Compared with A. pernyi, T. molitor showed many advantages as host for C. cunea. For example, A. pernyi overwinters as diapausing pupae and generally takes six months to complete the cycle31, whereas T. molitor can breed continuously throughout the year and provide fresh pupae uninterrupted. Thus, T. molitor as host can help to reduce the storage cost for C. cunea mass rearing. Furthermore, other hosts such as A. pernyi and B. mori are economically important insects and can only be cultured in limited regions and seasons, which has limited the potential of improving mass production of C. cunea via A. pernyi and B. mori. Other hosts, such as O. furnacalis pupae, show potential for C. cunea mass production20, but for O. furnacalis, strict management is required in the field since it can be a major agricultural pest during mass production.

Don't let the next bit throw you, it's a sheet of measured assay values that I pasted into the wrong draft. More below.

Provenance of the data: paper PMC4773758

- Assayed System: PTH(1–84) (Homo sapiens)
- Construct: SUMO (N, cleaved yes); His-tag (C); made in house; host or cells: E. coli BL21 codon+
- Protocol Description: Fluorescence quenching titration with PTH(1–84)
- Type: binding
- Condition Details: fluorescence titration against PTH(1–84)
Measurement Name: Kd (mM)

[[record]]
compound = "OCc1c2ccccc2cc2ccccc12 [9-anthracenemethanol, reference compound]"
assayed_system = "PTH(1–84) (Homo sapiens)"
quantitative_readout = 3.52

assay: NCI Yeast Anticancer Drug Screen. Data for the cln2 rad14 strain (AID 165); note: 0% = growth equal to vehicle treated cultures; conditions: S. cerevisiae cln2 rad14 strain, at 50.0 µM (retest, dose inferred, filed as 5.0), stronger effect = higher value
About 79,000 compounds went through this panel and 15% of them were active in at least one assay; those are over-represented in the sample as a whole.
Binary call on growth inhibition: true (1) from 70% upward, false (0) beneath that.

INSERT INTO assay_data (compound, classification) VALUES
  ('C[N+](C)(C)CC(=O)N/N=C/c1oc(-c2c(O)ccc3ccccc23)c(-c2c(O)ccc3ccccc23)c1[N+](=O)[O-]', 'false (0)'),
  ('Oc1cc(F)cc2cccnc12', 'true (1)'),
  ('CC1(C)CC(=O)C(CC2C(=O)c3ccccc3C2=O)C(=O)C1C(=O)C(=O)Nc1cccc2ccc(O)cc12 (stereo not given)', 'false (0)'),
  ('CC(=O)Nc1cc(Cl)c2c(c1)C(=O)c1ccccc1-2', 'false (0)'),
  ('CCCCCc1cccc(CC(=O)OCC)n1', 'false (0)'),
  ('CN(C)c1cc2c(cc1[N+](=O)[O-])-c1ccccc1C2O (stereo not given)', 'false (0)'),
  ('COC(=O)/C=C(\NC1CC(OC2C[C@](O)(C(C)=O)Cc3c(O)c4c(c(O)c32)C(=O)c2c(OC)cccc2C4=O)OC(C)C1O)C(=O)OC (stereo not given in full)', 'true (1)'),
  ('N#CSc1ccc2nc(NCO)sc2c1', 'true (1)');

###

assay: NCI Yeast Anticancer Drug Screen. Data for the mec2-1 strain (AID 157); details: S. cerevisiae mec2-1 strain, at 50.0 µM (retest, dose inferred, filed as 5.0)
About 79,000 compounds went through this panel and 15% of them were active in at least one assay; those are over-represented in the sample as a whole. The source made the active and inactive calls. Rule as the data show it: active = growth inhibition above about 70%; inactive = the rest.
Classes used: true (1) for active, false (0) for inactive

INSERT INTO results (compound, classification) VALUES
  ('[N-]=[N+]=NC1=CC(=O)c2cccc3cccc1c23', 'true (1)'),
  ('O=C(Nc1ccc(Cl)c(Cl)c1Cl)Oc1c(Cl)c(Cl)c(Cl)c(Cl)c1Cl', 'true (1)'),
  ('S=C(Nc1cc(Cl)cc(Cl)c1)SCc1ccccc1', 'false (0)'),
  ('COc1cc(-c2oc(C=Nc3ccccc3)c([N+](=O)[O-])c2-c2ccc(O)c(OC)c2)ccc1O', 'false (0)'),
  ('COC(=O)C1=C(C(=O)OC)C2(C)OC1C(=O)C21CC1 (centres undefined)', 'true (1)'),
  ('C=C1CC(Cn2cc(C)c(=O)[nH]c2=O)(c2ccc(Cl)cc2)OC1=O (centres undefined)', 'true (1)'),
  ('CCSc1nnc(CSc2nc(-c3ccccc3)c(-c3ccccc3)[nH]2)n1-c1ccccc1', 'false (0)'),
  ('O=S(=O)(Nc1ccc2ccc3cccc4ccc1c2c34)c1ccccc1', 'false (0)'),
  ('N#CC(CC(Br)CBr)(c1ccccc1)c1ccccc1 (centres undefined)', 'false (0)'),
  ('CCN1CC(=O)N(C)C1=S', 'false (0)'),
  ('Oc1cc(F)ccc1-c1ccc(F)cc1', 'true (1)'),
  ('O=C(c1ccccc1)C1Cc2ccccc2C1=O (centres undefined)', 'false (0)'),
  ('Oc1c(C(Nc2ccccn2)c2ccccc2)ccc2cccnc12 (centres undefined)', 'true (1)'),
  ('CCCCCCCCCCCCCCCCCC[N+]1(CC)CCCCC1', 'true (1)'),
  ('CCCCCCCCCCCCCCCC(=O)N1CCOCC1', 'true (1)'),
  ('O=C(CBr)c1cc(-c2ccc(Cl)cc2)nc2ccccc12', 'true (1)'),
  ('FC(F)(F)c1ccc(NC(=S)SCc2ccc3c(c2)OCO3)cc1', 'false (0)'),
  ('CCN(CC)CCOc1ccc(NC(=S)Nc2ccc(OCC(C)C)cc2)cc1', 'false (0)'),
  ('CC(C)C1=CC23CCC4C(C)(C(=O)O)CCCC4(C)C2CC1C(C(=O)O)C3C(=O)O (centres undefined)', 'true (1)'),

Our results also showed that approximately 30% of beetles emerged deformed from 4-day-old parasitized pupae, indicating the unsuccessful parasitism of C. cunea. Yang & Li also found that the percentage of deformed T. molitor beetles reached 50% when C. cunea parasitoid and host pupa were at the ratio of 1:321. Deformed T. molitor beetles usually showed a pair of incomplete forewings but could still crawl and forage. The secretions from the venom gland of C. cunea may play a major role in causing deformities of parasitized beetles32. Similarly, previous research showed that 10% venom sac extract from Tetrastichus sp. (Hymenoptera: Eulophidae) artificially injected in O. furnicalis pupae caused 8.2% deformed moths with defects of spreading wings and that soon died33. In addition, the deformed beetles may be explained by contributions from other factors such as host resistance to parasitism and host feeding by C. cunea. Indeed, Yang & Xie also found that C. cunea adult females display host feeding after oviposition34. Zhu et al. indicated that the expression of 74 unigenes involved in T. molitor immune response was significantly altered after T. molitor pupae were parasitized by Scleroderma guani35. Although our study reported significant differences in the percentages of deformed T. molitor beetles among different host ages, further studies to elucidate the physiological mechanisms leading to these deformities in T. molitor are urgently needed.